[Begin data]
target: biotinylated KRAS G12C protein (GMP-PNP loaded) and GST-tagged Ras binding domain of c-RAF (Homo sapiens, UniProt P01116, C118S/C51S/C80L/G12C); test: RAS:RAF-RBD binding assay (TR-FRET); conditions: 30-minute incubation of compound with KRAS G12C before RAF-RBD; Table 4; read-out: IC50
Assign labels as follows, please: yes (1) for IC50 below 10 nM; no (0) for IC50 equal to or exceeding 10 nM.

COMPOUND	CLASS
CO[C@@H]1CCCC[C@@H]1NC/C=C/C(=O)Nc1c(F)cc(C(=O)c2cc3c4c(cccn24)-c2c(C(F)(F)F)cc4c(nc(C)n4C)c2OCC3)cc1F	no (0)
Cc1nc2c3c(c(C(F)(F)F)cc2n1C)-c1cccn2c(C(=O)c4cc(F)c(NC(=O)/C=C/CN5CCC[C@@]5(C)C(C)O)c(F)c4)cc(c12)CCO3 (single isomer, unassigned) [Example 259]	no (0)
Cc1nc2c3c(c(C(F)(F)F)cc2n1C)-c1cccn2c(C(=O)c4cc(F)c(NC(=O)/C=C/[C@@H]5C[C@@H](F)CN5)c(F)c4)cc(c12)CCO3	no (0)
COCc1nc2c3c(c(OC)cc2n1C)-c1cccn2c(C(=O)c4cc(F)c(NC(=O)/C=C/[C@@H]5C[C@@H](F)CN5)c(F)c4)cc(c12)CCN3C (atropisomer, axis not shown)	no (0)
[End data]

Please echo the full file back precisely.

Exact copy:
target: biotinylated KRAS G12C protein (GMP-PNP loaded) and GST-tagged Ras binding domain of c-RAF (Homo sapiens, UniProt P01116, C118S/C51S/C80L/G12C); test: RAS:RAF-RBD binding assay (TR-FRET); conditions: 30-minute incubation of compound with KRAS G12C before RAF-RBD; Table 4; read-out: IC50
Assign labels as follows, please: yes (1) for IC50 below 10 nM; no (0) for IC50 equal to or exceeding 10 nM.

COMPOUND	CLASS
CO[C@@H]1CCCC[C@@H]1NC/C=C/C(=O)Nc1c(F)cc(C(=O)c2cc3c4c(cccn24)-c2c(C(F)(F)F)cc4c(nc(C)n4C)c2OCC3)cc1F	no (0)
Cc1nc2c3c(c(C(F)(F)F)cc2n1C)-c1cccn2c(C(=O)c4cc(F)c(NC(=O)/C=C/CN5CCC[C@@]5(C)C(C)O)c(F)c4)cc(c12)CCO3 (single isomer, unassigned) [Example 259]	no (0)
Cc1nc2c3c(c(C(F)(F)F)cc2n1C)-c1cccn2c(C(=O)c4cc(F)c(NC(=O)/C=C/[C@@H]5C[C@@H](F)CN5)c(F)c4)cc(c12)CCO3	no (0)
COCc1nc2c3c(c(OC)cc2n1C)-c1cccn2c(C(=O)c4cc(F)c(NC(=O)/C=C/[C@@H]5C[C@@H](F)CN5)c(F)c4)cc(c12)CCN3C (atropisomer, axis not shown)	no (0)